I’ve talked before about the importance of crafting with friends, and I can’t say it enough: group knitting (or spinning) is the best way to get inspired to work on a project and have fun while you work. So when Mom told me that she and a couple of lady friends were getting together to have some “intro to the rake loom” time (with wine and food, of course), I was thrilled. Unfortunately, our camera shy ladies were not so thrilled with the idea of having their faces floating around the internet, so we have no evidence of the event to present. Boo, ladies, boo.
The ladies were all working with rake looms, but a few tips that might help beginning knitters and crocheters emerged from the afternoon:
- Choose the right yarn. Your first project will not be your best, so experiment with something cheap and resilient. You may be pulling out a lot of stitches. Art yarns often have a non-standard ply, which makes it difficult to tell what you should be picking up or dropping.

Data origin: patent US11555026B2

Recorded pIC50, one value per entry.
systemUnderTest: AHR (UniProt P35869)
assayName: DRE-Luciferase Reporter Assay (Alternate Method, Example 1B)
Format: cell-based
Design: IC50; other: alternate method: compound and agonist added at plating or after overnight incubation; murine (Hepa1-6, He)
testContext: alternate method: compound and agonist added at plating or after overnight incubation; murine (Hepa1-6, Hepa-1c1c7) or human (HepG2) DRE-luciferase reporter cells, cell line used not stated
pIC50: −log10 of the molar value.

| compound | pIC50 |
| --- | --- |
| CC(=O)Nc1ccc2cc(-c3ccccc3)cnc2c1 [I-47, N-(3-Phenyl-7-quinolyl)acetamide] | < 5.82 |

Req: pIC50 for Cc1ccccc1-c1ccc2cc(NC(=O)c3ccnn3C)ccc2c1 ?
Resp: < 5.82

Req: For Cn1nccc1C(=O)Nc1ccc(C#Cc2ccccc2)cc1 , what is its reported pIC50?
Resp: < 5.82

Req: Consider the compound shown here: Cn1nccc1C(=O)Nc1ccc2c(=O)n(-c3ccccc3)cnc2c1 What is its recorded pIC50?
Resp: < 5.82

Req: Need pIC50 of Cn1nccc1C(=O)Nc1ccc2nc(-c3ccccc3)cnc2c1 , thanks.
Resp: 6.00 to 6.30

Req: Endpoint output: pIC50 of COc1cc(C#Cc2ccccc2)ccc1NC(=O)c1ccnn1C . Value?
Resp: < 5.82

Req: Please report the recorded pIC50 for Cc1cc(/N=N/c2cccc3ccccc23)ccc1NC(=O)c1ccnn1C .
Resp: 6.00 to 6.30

- Choose the right tools. I’d stay away from narrow needles, small crochet hooks, and rake looms with very close pegs. These all produce smaller stitches, and it can be harder to tell what’s going on with your yarn when it’s packed tightly together.
- Learn from someone, a real, living and breathing person. Now, I’m being hypocritical here, since I learned to spin from YouTube, but that’s definitely the hard way. An experienced crafter can show you how to avoid common pitfalls, and offer encouragement when your scarf ends up wider on one end than the other. The internet isn’t known for being super supportive.
That’s all I can think of, other than this: go for it! Creating something, whether it be yarn or scarf or hat, is very rewarding.